"The NEW Missouri Qualified Spousal (Joint) Trust - The Perfect Asset Protection Technique?"
If you are married and are a doctor, lawyer, dentist, small business owner, real estate owner or developer, or have creditor concerns of any kind, then you may be interested in a new Missouri law. This law authorizes the creation of a joint revocable trust by a married couple - called a qualified spousal trust - which has creditor protection benefits.
Tenants By The Entireties Property
As way of background, tenants by the entireties is the technical term for the joint ownership of property by spouses living in Missouri. Under Missouri law, this jointly owned property is deemed owned by the marital unit - an entity separate from either spouse alone. If one spouse has a judgement against him or her alone, the jointly owned assets are protected. However, if there is a judgement against both spouses, the jointly owned assets will be liable for the joint debt. The IRS is the only creditor whose lien can attach to a debtor spouse's interest in tenants by the entireties property and the IRS is the only creditor who can force a sale of a spouse's half interest in the property.
You can own almost any type of property as tenants by the entireties – real estate, limited liability company interests, partnership interests, securities, bank and brokerage accounts, automobiles, and other tangible personal property. There are disadvantages to owning property as tenants by the entireties. If both spouses pass away at the same time, then the property will be subject to probate. If a spouse dies, the survivor then owns 100% of the property outright and has no asset protection.
Lastly, generally, you cannot accomplish estate tax planning with tenants by the entirety property.
Traditional Individual Revocable Trusts
In most basic estate plans, a husband and wife each create their own separate revocable (living) trust. However, a revocable trust has no asset protection benefits. The theory is that because you can unilaterally revoke the trust and remove all of the assets from the trust, a creditor should be able to do the same. Clients with asset protection concerns face an important, and often times difficult, decision – whether to leave assets in joint name with their spouse for creditor protection or transfer them to a revocable trust to achieve probate avoidance and estate tax planning.
Some spouses opt to create a joint revocable trust. With a joint trust, both spouses create the trust and transfer assets to the trust. Typically, this joint trust serves as the primary estate planning document, replacing the separate revocable trusts. Under prior Missouri law, it was unclear if joint trusts retained the asset protection benefits of tenants by the entireties property.
Qualified Spousal Trust
On August 28, 2011, the Missouri legislature passed a new law providing that if tenants by the entireties property is transferred to a “qualified spousal trust” ("QST"), then the property will have the same immunity from the claims of the separate creditors of each spouse as would have existed if the spouses had continued to hold the property as tenants by the entireties. This new law applies to all trusts – those created before and after the new law was enacted. A QST is a trust created by spouses which is revocable by either or both of them acting together while either or both are alive. It can contain any other trusts terms that are consistent with the law.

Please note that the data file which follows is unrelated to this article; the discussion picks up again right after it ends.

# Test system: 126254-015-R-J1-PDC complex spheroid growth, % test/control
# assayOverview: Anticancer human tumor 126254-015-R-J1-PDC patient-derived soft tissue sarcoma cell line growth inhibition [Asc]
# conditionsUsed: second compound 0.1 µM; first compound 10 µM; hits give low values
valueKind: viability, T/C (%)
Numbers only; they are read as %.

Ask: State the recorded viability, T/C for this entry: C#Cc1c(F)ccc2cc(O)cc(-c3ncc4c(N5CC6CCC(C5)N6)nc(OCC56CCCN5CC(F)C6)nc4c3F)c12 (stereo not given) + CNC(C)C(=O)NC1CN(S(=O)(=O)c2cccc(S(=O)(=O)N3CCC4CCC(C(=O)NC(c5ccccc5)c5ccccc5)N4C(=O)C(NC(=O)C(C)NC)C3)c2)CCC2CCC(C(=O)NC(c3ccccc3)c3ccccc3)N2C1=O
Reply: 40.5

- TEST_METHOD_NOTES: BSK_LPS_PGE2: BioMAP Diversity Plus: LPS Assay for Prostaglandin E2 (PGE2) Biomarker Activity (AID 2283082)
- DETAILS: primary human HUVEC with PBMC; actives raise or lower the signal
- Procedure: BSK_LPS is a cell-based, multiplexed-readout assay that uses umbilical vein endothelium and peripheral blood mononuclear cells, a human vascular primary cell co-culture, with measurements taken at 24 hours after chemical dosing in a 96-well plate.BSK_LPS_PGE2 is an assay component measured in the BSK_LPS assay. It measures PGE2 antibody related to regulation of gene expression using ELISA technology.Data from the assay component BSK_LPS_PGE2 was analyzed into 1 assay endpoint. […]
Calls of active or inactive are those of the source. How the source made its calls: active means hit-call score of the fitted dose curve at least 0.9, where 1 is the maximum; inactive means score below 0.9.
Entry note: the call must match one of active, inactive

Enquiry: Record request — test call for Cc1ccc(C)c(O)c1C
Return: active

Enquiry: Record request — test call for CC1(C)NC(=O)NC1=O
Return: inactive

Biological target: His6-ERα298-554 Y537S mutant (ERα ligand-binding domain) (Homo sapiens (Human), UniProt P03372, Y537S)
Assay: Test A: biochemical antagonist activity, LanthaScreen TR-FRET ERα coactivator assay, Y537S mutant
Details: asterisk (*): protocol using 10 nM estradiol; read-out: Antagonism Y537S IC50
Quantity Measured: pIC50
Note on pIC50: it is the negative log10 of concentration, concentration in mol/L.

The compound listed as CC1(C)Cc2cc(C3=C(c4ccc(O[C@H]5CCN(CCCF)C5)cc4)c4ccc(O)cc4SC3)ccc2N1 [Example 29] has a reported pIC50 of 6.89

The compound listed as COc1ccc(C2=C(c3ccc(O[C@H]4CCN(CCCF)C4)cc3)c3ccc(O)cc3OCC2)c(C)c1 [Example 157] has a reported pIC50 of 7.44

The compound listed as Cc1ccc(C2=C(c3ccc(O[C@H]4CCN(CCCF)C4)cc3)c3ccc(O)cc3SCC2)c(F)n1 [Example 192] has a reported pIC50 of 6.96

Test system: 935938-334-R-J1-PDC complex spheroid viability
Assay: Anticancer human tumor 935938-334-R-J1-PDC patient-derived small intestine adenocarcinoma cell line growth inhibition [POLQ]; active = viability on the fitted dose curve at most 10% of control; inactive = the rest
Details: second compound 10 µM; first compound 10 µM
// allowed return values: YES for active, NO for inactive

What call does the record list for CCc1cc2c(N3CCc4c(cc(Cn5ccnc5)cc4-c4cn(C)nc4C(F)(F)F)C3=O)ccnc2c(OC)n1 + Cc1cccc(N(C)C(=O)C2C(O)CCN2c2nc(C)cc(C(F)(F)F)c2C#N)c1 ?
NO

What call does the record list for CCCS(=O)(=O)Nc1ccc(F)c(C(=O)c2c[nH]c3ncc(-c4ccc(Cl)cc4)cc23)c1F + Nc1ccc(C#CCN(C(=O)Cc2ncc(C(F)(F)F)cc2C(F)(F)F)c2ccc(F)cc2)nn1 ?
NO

There are two types of QSTs – a basic QST and a separate share QST. One benefit to the separate share QST is that the surviving spouse can have creditor protection for one-half of the tenants by the entireties property. With a basic QST, when a spouse dies, the survivor loses all creditor protection. Also, a couple can implement estate tax planning with a QST. With the uncertainty in the estate tax laws, it is often unclear who needs estate tax planning at this point.
If a spouse transfers property which he or she owns individually (i.e. the property is not tenants by the entireties property) to a QST, then there is no creditor protection. It is important for asset protection purposes that all assets transferred to a QST are jointly owned by the spouses prior to the transfer to the QST. There, however, may be family law consequences of re-titling individually owned property into joint names.
Who Needs a QST?
The bottom line is a QST can provide you with the best of all words. Your assets will be protected from your individual creditors, you will avoid probate, and you can provide for estate tax planning at the same time. If you have creditor protection concerns, you should consider a QST. This may entail an update of your entire estate plan, but the potential creditor protection benefits can be worth the effort.
IRS Circular 230 Disclosure: To ensure compliance with requirements imposed by the IRS, we inform you that any written advice contained in this memorandum is not intended or written to be used, and cannot be used, by any person for the purpose of avoiding any penalties that may be imposed on any person under the Internal Revenue Code.